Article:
By Laura Hayes, Senior Community Reporter
SOUTHBOROUGH – Southborough Town Meeting voters approved bylaws to add a downtown district, Nov. 1, after several hours of debate and proposed amendments.
The bylaw required a two-thirds majority to pass.
“We think that this is a huge improvement to what we have now,” said Economic Development Committee (EDC) member Julie Connelly. “We think that it will garner responsible development. It doesn’t mean something is going to happen tomorrow, but it’s an absolutely critical first step to opening the door to maybe having something in the future.”
What the bylaw proposes
Select Board member Martin Healey said the bylaw encourages investment in town and in the downtown district.
“I didn’t realize the statistics, but there hasn’t been anything done there, built there, in more than 40 years,” said Healey of the downtown district.
The town established its EDC, and Healey said one of the areas they focused on was downtown.
A number of surveys, in turn, indicated that the town should take steps to attract small businesses to downtown.
Southborough looked at what other communities, including Hudson, have done to promote economic development. One of the ways towns can make downtown improvements is through zoning, Healey said.
The current downtown zoning bylaw is over 60 years old, said Connelly. This bylaw added a downtown district to Southborough’s zoning map. The map of the district indicated that it would be located to the north of the current Village Business District and include parts of Main and Newton streets.
Healey said zoning in downtown has been primarily special permit zoning.
“In other words, there’s not a lot of as of right zoning,” he said.
The bylaw included a number of permitted uses by-right including mixed-use developments, bakeries and offices and banks, for example. It also included uses permitted after receiving a special permit by the Planning Board or Zoning Board of Appeals, such as microbreweries, exercise facilities and animal clinics.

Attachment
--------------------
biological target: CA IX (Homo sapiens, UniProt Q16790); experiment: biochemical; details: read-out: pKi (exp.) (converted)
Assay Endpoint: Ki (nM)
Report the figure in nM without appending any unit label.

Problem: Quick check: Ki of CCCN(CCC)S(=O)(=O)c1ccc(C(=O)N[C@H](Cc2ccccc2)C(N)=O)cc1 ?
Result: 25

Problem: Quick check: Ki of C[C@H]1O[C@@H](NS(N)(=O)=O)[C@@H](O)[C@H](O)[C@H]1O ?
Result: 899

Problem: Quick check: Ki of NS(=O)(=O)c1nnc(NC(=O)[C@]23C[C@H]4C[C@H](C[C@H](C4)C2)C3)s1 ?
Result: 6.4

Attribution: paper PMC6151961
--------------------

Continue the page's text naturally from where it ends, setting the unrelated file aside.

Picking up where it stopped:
Before the bylaw was ultimately approved, several Town Meeting members moved to postpone it indefinitely.
Others offered amendments, some of which were successful.
One such amendment increased the by-right floor area ratio and the depth of street-level commercial spaces.
Advisory Committee member Tim Martel wanted to remove a portion of the bylaw that would have allowed multifamily dwellings up to 10 units.
He expressed concern about how that portion was written, fearing it would undermine other goals to promote mixed use development.
Multifamily dwellings would still be allowed under mixed-use. But they wouldn’t be residential-only structures, Martel said. The subsection competes with the main purpose of the bylaw, he said.
“The fact of the matter is, if we want to change our housing structure in the town, it should be its own bylaw,” Martel said.
Select Board Chair Lisa Braccio said Southborough has talked about opportunities for diverse and affordable housing.
“By taking this out, you’re taking out an opportunity to have affordable housing in our downtown in a smaller scale,” Braccio said.
Martel’s amendment ultimately failed.
Though downtown district bylaw debate dominated the day, Southborough voters also weighed in on a number of other articles at Town Meeting, Nov. 1.
Town Meeting approved changing the name of the Board of Selectmen to the Select Board.
Voters also greenlit a request to add a Senior IT Specialist to the IT department.
Voters then approved an amendment, which eliminated a $99,682 increase from the Board of Health and benefits budgets.
Chelsea Malinowski, who is chair of the Board of Health and vice chair on the Select Board, said there was a consensus among members of the Board of Health and Advisory Committee to use other funding sources for the remainder of Fiscal Year 2022.
The article originally sought funds to boost two Board of Health positions to full-time status. That boost will still take place. It will now be funded from different sources, though.
“Even though we’re removing the budget increase, that does not diminish the need for the public health staffing, which will be coming in for FY  budget,” Malinowski said.